One important lesson of history is this — the difficult times don’t last. It’s a key concept and one that’s often been in the forefront of minds over the past few months.
That’s certainly the case for Mimi Rogers, curator of the Coastal Georgia Historical Society, who says history can prove encouraging during trying times such as a global pandemic.
“During difficult times, people often look back through history for confirmation that challenges can be met and overcome. For our community, it’s worthwhile to consider what the St. Simons Lighthouse, built in 1872, has witnessed and withstood — hurricanes, an earthquake, the threat of war,” Rogers said.
“And yet today, the beacon still guides ships safely into port, reminding us that we as a community can hold fast and overcome the most difficult obstacles.”
Thoughts like these offer strength and help to cultivate fortitude. The historical society’s staff and volunteers have drawn from that as they’ve looked to re-open their museum and redirect their programming. Rogers says charting a new course has been challenging but something they were committed to doing.
“Like many other organizations in our tourism-based economy, the biggest challenge has been financial. The St. Simons Lighthouse Museum and World War II Home Front Museum were closed March 17 to June 1,” she said.
“The closure greatly impacted our organization as museum admissions and retail sales provide 60 percent of the society’s operating budget. Thanks to (Paycheck Protection Program) funds, along with vital membership support and cost-cutting measures, we have stabilized our finances without losing any staff.”
Finding a way to allow patrons to peruse the exhibitions at their museums, which are located in the Pier Village and at Coast Guard beach, was another piece of the puzzle.
“One of the biggest challenges was how to reopen the museums safely. We studied CDC guidelines and the governor’s orders to develop safety protocols and keep them updated. We also consulted with the CVB which encouraged us to put safety first. Masks have been required from day one, and we think this has made it possible to operate safely,” Rogers said.
“We were not sure how the pandemic would impact visitation. As it turns out, families were eager to get out of the house and enjoy an activity together. So handling summer crowds was another factor. Thanks to our great staff, we were able to provide a safe and fun experience.”
They’re will continue doing that through additional programming. In pre-pandemic times, their lectures drew crowds that filled a 200-seat event hall. Of course, Rogers notes, that isn’t possible now so they’ve had to find other ways to generate interest.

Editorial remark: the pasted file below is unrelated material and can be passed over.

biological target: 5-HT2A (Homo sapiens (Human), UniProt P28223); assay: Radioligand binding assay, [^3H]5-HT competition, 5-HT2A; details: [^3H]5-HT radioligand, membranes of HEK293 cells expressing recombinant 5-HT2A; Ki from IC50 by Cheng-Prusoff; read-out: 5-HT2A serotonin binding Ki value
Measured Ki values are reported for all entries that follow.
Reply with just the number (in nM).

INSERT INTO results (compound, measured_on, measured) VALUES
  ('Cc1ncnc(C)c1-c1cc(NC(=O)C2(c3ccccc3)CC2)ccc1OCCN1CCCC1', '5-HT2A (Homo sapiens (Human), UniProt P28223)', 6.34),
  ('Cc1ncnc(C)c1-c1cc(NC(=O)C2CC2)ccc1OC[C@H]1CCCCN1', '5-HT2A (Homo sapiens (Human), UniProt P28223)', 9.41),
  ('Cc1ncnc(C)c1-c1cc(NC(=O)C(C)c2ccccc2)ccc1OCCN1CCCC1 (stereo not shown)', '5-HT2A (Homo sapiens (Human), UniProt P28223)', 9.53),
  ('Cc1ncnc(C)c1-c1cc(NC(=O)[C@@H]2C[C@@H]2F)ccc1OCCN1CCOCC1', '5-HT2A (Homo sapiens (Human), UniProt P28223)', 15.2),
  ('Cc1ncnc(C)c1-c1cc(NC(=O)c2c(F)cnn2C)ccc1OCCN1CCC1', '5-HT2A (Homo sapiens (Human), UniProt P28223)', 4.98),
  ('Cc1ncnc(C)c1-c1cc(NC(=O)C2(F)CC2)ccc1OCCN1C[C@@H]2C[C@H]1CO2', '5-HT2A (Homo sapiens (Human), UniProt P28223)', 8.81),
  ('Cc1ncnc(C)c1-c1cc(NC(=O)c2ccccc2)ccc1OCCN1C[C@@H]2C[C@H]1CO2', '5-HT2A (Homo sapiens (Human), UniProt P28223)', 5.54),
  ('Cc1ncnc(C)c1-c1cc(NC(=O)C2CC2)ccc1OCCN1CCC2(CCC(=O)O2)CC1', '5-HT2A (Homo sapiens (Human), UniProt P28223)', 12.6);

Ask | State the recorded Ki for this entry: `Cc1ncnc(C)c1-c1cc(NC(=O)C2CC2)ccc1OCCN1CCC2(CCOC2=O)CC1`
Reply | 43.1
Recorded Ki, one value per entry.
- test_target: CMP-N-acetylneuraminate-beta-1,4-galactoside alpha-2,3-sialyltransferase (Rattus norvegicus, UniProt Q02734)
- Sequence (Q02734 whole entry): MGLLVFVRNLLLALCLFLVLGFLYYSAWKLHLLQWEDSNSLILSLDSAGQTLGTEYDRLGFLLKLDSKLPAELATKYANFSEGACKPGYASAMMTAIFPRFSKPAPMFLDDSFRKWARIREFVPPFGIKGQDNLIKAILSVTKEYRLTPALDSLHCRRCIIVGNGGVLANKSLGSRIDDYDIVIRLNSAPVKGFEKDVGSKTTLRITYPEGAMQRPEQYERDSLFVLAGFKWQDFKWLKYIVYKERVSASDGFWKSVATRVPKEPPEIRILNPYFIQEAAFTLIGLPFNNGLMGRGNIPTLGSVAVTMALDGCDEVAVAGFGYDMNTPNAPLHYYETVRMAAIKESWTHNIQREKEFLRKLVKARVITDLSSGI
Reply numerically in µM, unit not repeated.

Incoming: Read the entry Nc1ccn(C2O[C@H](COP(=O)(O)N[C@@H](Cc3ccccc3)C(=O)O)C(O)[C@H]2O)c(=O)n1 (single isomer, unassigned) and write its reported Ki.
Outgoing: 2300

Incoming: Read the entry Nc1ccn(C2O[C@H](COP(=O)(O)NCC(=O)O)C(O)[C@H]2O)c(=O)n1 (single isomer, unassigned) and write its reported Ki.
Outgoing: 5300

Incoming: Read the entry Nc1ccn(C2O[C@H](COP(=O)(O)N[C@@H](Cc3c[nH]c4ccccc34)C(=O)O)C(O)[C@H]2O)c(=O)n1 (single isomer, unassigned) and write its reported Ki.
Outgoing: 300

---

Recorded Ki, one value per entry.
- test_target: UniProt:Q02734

“We have transitioned to virtual programming for the time being. This provides a great opportunity for the society to share our lectures more widely,” Rogers said.
One highly successful example was offered by Katherine Landdeck, Ph.D., who shared a ground-breaking lecture on the Women Air-force Service Pilots (WASP).
These formidable females were not authorized to serve in combat, so instead, they helped train male pilots. They also ferried various types of military aircraft from factories to bases throughout the country.
“Our first virtual program was held on Sept. 17, and featured historian Katherine Sharp Landdeck, Ph.D., who discussed her new book, ‘The Women with Silver Wings.’ For almost three decades, Dr. Landdeck has researched the little-known story of the intrepid women aviators who contributed their time, talents and sometimes their lives in the fight for Allied victory during World War II,” Rogers said.
Riding high off that success, the society is planning two more virtual lectures in the coming weeks. The first will be held at 6 p.m. Oct. 29 and will feature author Stephen Doster.
He recently released a new book, “Cumberland Island: Footsteps in Time.” Doster partnered with local photographer Ben Galland, who created the images, which will be shared in a slideshow format to accompany the presentation.
During his talk, Doster will take attendees on a chronological journey through the history of Cumberland, outlining key events while discussing influential residents and inhabitants.
“This includes occupants as diverse as French and Spanish explorers, Catharine Greene Miller, the Thomas M. Carnegie family and Cumberland’s famous wild horses,” Rogers said.
Following that lecture, the next event will be held at 6 p.m. Nov. 12 and will feature Wayne Clough, Ph.D., the first southerner to serve as secretary of the Smithsonian Institution.
“While at the Smithsonian, Dr. Clough undertook a search of the Institution’s vast collections to find cultural artifacts from South Georgia, specifically the town of Douglas where he spent most of his childhood. After retiring in 2014, he continued his investigations and wrote a book about the results,” Rogers said.
“In ‘Things New and Strange: A Southerner’s Journey Through the Smithsonian Collections,’ Clough interweaves descriptions of his discoveries with southern history and boyhood memories.”
Both of these programs are being sponsored by Raymond James. They are free and open to the public.
Registration is required by visiting the Society’s website, coastalgeorgiahistory.org. After registering, participants will receive a link to the Zoom lecture.